Sorcerian image 16colors with octree quantization

And here’s the source code.

Color blasting

The last 3 days (nights…), I played with octree color quantization. It’s another use of hierarchical data structure for computer graphics.

We first contruct the octree (a tree where each node as at most 8 children) by inserting each image color in it. Let’s assume that the color is encoded in 24 bits (8bits per component). The octree has then 8 levels. So, we first take the
most significant bit of each component and merge them to obtain the child index.

shift = 7 - level;
child = (((red >> shift) <<  2) & 0x04) | (((green >> shift) <<  1) & 0x02) | ((blue >> shift) & 1);

A leaf is contructed when we reach the first bit. The current color is added to the leaf color and a reference counter is incremented (it’s basically counting the color occurence in the image).

Then the leaves are successively merged until we reach the desire color count.

node = node to be merged
for(i=0; i<8; ++i) {
    if(node->child[i]) {
        node->rgb += node->child[i]->rgb;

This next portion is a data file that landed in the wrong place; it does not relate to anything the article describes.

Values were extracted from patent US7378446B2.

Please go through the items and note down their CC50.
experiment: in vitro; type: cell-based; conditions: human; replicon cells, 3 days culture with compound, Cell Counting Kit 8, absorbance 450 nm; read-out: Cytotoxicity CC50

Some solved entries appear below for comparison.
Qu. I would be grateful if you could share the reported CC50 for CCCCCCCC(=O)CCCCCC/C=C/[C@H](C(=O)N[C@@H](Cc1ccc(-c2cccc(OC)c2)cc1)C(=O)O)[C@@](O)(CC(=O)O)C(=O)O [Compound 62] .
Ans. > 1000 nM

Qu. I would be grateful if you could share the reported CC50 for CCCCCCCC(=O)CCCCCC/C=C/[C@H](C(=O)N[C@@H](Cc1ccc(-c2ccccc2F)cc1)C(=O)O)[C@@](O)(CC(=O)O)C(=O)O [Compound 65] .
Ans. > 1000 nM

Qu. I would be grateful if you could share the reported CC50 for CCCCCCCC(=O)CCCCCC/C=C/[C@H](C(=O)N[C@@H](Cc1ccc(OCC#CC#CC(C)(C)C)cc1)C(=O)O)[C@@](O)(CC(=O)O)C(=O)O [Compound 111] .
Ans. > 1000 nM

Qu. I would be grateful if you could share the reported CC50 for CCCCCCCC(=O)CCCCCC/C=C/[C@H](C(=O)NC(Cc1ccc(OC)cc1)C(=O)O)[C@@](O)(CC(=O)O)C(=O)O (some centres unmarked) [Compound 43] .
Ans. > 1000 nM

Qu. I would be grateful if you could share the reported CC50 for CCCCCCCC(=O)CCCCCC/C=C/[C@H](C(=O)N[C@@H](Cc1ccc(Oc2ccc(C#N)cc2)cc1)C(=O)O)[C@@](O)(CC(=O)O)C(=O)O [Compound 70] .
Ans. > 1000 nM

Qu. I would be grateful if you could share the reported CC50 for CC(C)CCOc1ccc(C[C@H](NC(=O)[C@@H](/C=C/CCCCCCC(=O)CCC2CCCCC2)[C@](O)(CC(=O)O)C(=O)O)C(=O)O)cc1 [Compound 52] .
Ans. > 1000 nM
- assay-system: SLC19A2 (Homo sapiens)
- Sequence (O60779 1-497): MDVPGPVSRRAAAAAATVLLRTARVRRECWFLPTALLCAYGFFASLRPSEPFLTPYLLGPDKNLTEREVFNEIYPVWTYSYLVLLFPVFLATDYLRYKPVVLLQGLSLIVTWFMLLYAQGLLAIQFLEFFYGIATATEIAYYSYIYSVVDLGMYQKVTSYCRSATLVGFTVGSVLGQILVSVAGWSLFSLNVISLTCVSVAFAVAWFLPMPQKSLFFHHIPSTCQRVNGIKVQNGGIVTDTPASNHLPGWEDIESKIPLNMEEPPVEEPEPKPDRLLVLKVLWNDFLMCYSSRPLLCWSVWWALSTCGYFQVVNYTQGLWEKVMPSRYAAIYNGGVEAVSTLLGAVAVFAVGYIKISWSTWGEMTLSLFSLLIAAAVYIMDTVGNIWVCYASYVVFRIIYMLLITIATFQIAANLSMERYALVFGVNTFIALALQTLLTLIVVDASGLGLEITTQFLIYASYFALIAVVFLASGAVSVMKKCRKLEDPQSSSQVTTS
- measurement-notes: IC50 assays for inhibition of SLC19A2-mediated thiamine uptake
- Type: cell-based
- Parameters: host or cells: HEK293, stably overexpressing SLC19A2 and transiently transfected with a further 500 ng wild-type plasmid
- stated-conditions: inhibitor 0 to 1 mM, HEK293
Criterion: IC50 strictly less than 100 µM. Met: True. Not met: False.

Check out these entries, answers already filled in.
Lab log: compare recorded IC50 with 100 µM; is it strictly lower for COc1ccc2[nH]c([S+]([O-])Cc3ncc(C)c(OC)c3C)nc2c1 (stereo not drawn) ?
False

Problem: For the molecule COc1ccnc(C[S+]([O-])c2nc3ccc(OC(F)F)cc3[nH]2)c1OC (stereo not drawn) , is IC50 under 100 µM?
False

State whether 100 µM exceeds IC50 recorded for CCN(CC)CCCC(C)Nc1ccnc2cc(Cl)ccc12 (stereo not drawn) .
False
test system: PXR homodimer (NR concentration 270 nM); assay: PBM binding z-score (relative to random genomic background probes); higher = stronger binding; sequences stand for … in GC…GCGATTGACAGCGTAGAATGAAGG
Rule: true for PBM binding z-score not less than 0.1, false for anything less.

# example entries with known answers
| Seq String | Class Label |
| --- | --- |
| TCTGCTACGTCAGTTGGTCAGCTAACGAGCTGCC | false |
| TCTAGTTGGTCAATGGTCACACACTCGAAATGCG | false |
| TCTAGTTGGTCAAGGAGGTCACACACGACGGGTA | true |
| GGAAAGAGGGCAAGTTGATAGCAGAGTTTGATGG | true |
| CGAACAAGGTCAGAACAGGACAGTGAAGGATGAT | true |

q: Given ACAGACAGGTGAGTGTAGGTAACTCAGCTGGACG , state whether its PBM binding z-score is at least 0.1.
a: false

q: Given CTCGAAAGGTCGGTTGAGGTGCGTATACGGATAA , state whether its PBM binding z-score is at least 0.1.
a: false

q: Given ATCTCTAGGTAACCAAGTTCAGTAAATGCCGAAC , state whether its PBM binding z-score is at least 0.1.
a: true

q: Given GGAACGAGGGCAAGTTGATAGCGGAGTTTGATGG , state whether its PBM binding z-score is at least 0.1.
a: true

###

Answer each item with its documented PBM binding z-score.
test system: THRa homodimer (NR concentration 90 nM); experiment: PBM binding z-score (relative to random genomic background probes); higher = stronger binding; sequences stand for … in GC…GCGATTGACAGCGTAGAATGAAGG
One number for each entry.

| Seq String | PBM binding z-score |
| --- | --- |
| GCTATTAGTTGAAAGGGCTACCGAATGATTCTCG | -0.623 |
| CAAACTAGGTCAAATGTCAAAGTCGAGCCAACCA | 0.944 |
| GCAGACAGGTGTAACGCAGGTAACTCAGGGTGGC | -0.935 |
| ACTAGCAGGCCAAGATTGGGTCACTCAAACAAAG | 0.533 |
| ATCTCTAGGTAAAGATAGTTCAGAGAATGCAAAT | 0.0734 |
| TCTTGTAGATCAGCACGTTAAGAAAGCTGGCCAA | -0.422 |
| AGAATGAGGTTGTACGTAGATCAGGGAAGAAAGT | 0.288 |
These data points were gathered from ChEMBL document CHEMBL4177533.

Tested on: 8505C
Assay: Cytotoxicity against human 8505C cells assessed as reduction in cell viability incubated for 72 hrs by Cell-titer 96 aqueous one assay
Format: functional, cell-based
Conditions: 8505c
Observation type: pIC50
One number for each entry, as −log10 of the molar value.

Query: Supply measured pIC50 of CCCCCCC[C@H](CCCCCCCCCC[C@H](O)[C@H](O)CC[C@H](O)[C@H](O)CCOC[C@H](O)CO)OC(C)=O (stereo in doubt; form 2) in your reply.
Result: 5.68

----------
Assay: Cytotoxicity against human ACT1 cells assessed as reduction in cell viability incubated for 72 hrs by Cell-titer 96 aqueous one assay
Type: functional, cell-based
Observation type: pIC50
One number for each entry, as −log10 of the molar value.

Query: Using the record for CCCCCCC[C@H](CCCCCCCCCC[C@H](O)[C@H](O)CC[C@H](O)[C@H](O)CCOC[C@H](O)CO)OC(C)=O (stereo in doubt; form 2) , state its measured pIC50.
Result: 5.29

node->reference += node->child[i]->reference;
        delete(node->child[i]);
    }
}

The original paper stated that the nodes with the least number of pixels (the lowest reference count) must be merged first. Actually, I’m keeping an array containing the node list (newly created node is inserted at the head) for each level. Then i backward traverse this tree from the bitCount-1 (here 7th, as the 8th entry contains the leaves list) and merge each node in the list until i reach the desired color count. This is clearly unoptimal.
Thereafter, the palette entries are built by taking each leaf color and dividing it by its reference count. The indexed image is then built by taking each color and traverse the octree. The index of the pixel color is the one of the leaf color we reach.

Here’re some results! The following table show the quantization of a 24bpp rgb color wheel.

RGB Color Wheel
RGB Color Wheel (256 colors) RGB Color Wheel (128 colors)
256 128
RGB Color Wheel (32 colors) RGB Color Wheel (16 colors)
32 16

The artifact generated by the current merge criteria (merge the last created node for the current level) is clearly visible. I should make some kind of priority queue and then merge the node with the lowest priority (this reminds me the ROAM algorithm for terrain rendering).The following image is a sample of a Sorcerian wallpaper reduced to 16 colors. Here the lazy merge criteria flattens the colors.
Piece of sorcerian wallpaper in 16 colors

Here’s the same image reduced to 16 colors using GIMP (without dithering). It seems that GIMP uses the median cut method.
Sorcerian wallpaper 16 colors (gimp)
I will fix the merge criteria right now. I think i’ll implement color quantization using Kohonen neural networks first.
Meanwhile, here’s the source code.

Pl├╝ckermeister